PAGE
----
All images, product designs, and text that appear on this website are owned by Oscar Newman LLC. All intellectual property on or displayed on this site can not be used without permission. The United States Copyright Office states:
WHO CAN CLAIM COPYRIGHT
Copyright protection subsists from the time the work is created in fixed form. The copyright in the work of authorship immediately becomes the property of the author who created the work. Only the author or those deriving their rights through the author can rightfully claim copyright.
COPYRIGHTS ARE SECURED AUTOMATICALLY UPON CREATION
No publication or registration or other action in the Copyright Office is required to secure copyright.
Copyright is secured automatically when the work is created, and a work is "created" when it is fixed in a copy or phonorecord for the first time. "Copies" are material objects from which a work can be read or visually perceived either directly or with the aid of a machine or device, such as books, manuscripts, sheet music, film, videotape, or microfilm. "Phonorecords" are material objects embodying fixations of sounds (excluding, by statutory definition, motion picture soundtracks), such as cassette tapes, CDs, or LPs. Thus, for example, a song (the "work") can be fixed in sheet music (" copies") or in phonograph disks (" phonorecords"), or both.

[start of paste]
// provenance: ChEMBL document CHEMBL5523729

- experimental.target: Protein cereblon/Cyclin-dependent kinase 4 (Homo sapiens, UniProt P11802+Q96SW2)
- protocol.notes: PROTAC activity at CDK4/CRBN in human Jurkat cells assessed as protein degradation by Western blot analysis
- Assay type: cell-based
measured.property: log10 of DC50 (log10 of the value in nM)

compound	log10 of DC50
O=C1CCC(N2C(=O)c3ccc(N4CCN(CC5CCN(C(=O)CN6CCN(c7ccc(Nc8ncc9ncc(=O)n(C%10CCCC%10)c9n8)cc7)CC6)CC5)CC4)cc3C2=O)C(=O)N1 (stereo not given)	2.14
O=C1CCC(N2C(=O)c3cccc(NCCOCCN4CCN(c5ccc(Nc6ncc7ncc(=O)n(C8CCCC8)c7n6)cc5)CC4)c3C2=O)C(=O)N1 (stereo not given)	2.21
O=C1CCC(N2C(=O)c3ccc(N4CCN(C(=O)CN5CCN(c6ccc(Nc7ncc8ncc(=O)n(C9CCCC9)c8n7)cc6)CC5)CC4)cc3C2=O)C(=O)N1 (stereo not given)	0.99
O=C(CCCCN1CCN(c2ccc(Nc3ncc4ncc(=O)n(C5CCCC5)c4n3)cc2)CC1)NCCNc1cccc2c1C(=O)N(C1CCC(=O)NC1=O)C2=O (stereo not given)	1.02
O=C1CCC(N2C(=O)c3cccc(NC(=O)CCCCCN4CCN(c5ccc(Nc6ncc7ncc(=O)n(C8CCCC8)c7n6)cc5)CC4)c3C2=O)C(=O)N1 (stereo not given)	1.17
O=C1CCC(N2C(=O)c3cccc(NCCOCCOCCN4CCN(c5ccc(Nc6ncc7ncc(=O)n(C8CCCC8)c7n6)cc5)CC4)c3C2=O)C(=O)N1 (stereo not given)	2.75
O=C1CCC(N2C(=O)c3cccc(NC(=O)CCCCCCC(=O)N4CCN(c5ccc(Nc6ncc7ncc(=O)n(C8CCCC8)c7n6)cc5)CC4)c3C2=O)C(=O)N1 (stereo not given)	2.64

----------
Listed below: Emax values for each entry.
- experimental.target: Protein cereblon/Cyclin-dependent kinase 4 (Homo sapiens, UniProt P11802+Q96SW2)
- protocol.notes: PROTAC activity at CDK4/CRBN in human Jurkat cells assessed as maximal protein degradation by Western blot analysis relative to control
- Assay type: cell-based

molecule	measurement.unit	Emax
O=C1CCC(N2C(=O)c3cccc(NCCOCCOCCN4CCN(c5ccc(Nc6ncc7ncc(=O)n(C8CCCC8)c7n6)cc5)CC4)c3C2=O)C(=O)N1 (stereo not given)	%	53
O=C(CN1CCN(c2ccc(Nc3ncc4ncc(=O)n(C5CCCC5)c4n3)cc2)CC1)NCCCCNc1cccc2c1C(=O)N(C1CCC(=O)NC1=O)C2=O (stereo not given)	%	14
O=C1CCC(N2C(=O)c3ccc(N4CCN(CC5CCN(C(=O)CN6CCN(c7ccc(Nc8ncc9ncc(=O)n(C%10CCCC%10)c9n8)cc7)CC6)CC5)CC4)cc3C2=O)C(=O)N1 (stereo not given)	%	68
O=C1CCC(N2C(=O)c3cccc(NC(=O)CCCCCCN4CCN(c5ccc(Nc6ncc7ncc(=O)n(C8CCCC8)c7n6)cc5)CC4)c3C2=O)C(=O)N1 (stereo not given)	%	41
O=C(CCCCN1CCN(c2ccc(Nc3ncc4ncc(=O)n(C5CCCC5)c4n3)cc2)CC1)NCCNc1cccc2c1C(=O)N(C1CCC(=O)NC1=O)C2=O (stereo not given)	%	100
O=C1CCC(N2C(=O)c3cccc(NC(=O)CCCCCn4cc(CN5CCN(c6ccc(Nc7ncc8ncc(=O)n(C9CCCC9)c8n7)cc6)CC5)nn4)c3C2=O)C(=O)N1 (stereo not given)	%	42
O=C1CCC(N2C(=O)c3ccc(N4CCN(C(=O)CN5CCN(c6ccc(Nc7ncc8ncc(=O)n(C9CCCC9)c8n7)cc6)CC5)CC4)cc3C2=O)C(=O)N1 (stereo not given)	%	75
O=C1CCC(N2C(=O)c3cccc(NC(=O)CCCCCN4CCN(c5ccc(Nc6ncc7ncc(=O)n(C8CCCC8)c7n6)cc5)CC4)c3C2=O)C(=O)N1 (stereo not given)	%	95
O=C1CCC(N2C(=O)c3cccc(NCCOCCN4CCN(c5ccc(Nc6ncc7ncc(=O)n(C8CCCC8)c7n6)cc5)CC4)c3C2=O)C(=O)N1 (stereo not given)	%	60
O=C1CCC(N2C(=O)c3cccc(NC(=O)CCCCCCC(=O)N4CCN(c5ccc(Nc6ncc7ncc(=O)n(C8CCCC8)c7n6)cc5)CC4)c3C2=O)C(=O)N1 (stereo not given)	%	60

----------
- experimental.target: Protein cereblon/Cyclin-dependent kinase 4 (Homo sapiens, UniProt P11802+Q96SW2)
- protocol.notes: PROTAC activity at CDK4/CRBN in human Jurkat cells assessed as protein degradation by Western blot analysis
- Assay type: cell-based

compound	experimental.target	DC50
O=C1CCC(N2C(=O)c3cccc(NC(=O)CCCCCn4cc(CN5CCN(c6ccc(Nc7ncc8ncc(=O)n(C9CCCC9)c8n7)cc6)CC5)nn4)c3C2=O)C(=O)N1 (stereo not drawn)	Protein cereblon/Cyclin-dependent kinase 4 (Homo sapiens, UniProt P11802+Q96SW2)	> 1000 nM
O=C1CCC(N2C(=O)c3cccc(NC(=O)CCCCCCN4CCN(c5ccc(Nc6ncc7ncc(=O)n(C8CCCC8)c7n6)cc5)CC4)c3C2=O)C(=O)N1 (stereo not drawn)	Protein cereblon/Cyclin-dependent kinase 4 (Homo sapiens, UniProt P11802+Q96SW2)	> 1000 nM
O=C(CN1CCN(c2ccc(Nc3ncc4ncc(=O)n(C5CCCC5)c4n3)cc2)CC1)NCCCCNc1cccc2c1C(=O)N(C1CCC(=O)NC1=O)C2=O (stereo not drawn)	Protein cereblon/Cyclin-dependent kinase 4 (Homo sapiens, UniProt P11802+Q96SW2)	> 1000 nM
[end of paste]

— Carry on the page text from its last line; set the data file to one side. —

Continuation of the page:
If a work is prepared over a period of time, the part of the work that is fixed on a particular date constitutes the created work as of that date.
Copyright registration is a legal formality intended to make a public record of the basic facts of a particular copyright. However, registration is NOT a condition of copyright protection, and Registration is not a requirement for protection.
NOTICE OF COPYRIGHT
The use of a copyright notice is no longer required under U. S. law. Because prior law did contain such a requirement, however, the use of notice is still relevant to the copyright status of older works. Notice was required under the 1976 Copyright Act. This requirement was eliminated when the United States adhered to the Berne Convention, effective March 1, 1989.
For more information on U.S. copyright laws visit the United States Copyright Office at www.copyright.gov.